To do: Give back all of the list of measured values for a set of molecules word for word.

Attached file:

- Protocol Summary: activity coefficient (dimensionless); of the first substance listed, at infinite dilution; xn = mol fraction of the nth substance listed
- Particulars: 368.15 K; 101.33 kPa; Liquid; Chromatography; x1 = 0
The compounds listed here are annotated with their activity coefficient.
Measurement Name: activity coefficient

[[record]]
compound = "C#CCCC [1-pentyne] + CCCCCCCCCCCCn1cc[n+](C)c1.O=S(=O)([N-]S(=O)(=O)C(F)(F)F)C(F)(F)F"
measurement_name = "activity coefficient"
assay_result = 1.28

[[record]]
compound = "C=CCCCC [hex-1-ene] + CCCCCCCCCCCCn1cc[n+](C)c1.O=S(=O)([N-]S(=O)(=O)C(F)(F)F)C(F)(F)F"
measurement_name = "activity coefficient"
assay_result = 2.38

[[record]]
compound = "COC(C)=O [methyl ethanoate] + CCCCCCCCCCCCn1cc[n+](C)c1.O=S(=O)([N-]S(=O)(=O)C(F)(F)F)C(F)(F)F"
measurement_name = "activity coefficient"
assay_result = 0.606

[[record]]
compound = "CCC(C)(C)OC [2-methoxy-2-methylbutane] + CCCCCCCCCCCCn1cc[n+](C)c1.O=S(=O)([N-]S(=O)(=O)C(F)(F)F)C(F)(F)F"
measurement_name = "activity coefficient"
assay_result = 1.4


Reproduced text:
- Protocol Summary: activity coefficient (dimensionless); of the first substance listed, at infinite dilution; xn = mol fraction of the nth substance listed
- Particulars: 368.15 K; 101.33 kPa; Liquid; Chromatography; x1 = 0
The compounds listed here are annotated with their activity coefficient.
Measurement Name: activity coefficient

[[record]]
compound = "C#CCCC [1-pentyne] + CCCCCCCCCCCCn1cc[n+](C)c1.O=S(=O)([N-]S(=O)(=O)C(F)(F)F)C(F)(F)F"
measurement_name = "activity coefficient"
assay_result = 1.28

[[record]]
compound = "C=CCCCC [hex-1-ene] + CCCCCCCCCCCCn1cc[n+](C)c1.O=S(=O)([N-]S(=O)(=O)C(F)(F)F)C(F)(F)F"
measurement_name = "activity coefficient"
assay_result = 2.38

[[record]]
compound = "COC(C)=O [methyl ethanoate] + CCCCCCCCCCCCn1cc[n+](C)c1.O=S(=O)([N-]S(=O)(=O)C(F)(F)F)C(F)(F)F"
measurement_name = "activity coefficient"
assay_result = 0.606

[[record]]
compound = "CCC(C)(C)OC [2-methoxy-2-methylbutane] + CCCCCCCCCCCCn1cc[n+](C)c1.O=S(=O)([N-]S(=O)(=O)C(F)(F)F)C(F)(F)F"
measurement_name = "activity coefficient"
assay_result = 1.4